Apparently flush with cash and new market clout, Wachovia set it sights on acquiring California-based Golden West Financial. Golden West operated branches under the name World Savings Bank and was the nation's second largest savings and loan. At the time of the buy-out, Golden West had over $125 billion in assets. For Wachovia however, it was a deal too far.
With an enormous housing bubble fully inflated, and a new speculative merger-mania in full swing, one can only surmise that the need for liquidity at any price, had driven banking giants such as Wachovia to play dumb when shadier, yet highly-profitable transactions, such as the "arrangement" with Casa de Cambio Puebla SA, were involved.
Bleeding cash faster than you can say "mortgage backed securities," Wachovia was on the hook for their 2006 $26 billion buy-out of Golden West Financial at the peak of the housing bubble, a move that BusinessWeek reported generated "resistance from his own management team" but ignored by Thompson.
Why? "Because no one outside of Thompson and Golden West CEO Herb Sandler seemed to like the deal from the moment it was announced," a company insider told BusinessWeek.
While the buy-out may have given Thompson "the beachhead in California he had long desired ... the ink was barely dry on the Golden West deal in late 2006 when the housing bubble in markets including California and Florida began to deflate."
Hammered by the housing bust, Wachovia's share price, which had risen to $70.51 per share when the Golden West deal was announced had slid to $5.71 per share by October 2008. In other words, Wachovia, along with the world's economy, began circling the proverbial drain.
However you slice it, although it was clear that the Golden West deal had gone south quicker than you can say "credit default swaps," this didn't seem to stop Wachovia from paying "smartest guy in the room" Thompson $15.6 million in total compensation in 2007, a year after the fatal Golden West transaction. Nor did these losses stop the bank from showering Thompson with a severance package worth nearly $8 million.
But was something else going on here?
Wells Fargo bank admitted in a signed Deferred Prosecution Agreement with the federal government that they would not contest charges brought by the Justice Department in its indictment of the bank.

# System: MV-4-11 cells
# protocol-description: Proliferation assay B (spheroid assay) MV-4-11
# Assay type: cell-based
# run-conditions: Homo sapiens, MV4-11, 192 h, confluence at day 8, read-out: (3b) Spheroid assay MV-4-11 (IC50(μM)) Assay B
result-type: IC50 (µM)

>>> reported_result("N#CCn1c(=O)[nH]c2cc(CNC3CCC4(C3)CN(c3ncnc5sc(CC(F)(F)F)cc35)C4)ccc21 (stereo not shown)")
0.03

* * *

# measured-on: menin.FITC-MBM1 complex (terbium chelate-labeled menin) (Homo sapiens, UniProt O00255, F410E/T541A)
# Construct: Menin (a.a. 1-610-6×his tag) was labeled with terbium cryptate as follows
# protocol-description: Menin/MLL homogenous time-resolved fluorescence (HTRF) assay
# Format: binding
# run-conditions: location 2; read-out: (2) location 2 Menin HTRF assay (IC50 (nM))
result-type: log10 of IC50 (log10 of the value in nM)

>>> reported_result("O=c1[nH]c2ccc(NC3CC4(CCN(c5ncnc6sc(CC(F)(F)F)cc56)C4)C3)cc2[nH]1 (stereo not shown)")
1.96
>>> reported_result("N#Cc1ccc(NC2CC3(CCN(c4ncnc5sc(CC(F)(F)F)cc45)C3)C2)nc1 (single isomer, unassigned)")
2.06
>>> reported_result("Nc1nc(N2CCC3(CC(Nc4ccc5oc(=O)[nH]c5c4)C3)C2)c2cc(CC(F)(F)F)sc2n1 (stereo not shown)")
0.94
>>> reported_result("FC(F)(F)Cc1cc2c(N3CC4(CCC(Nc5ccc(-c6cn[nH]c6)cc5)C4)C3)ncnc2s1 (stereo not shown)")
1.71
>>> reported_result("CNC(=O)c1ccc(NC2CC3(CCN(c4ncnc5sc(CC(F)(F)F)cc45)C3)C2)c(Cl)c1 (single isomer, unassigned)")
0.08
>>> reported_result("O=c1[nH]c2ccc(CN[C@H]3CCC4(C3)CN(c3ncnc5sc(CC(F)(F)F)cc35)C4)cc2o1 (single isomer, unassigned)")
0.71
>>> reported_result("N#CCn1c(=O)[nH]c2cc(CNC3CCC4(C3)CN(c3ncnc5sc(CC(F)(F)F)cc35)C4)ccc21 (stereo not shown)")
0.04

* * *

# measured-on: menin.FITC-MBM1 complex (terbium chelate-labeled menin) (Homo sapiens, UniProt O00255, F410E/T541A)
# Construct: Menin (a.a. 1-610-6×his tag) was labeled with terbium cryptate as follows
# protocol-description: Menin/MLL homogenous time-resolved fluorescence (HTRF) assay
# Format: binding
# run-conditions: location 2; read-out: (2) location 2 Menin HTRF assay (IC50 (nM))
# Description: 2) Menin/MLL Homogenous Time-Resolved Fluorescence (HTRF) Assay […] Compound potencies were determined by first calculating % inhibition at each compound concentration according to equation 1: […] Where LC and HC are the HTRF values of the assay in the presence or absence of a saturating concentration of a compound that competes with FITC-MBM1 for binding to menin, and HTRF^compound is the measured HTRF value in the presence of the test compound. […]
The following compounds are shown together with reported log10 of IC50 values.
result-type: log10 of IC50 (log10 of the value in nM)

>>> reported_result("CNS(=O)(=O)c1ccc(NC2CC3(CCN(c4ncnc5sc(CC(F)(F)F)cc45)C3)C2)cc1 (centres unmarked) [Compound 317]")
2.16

The banking giant was forced to admit charges by prosecutors that "On numerous occasions, monies were deposited into a CDC [Casa de Cambio] by a drug trafficking organization. Using false identities, the CDC then wired that money through its Wachovia correspondent bank accounts for the purchase of airplanes for drug trafficking organizations. On various dates between 2004 and 2007, at least four of those airplanes were seized by foreign law enforcement agencies cooperating with the United States and were found to contain large quantities of cocaine."
Bloomberg reported that Wells Fargo, in the wake of the settlement "declined to answer specific questions, including how much it made by handling $378.4 billion--including $4 billion of cash--from Mexican exchange companies."
There was however, more than "troubled assets" and charges of money laundering to the story. In fact, the purchase of these drug planes have been tied to some of the Bush administration's most secretive "War On Terror" programs.
Drug Flights, CIA Renditions. Just Another Day at the Office!
Replicating a pattern used by the Central Intelligence Agency during the Iran-Contra scandal of the 1980s, the secret state used a network of cut-outs and legitimate businesses to transport prisoners to Agency black sites for "special handling."
During Iran-Contra it was "guns in, drugs out." Today one might say its "drugs in, tortured prisoners out." The results however, were the same; egregious crimes and lawbreaking on a staggering scale.
Subsequent investigations by Narco News revealed that "this particular Gulfstream II (tail number N987SA), was used between 2003 and 2005 by the CIA for at least three trips between the U.S. east coast and Guantanamo Bay, home to the infamous 'terrorist' prison camp," Bill Conroy reported.
"In addition," Conroy wrote, "the two SkyWay companies are associated with individuals who have done highly sensitive work for the Department of Defense or U.S. intelligence agencies, public records show and Narco News sources confirm."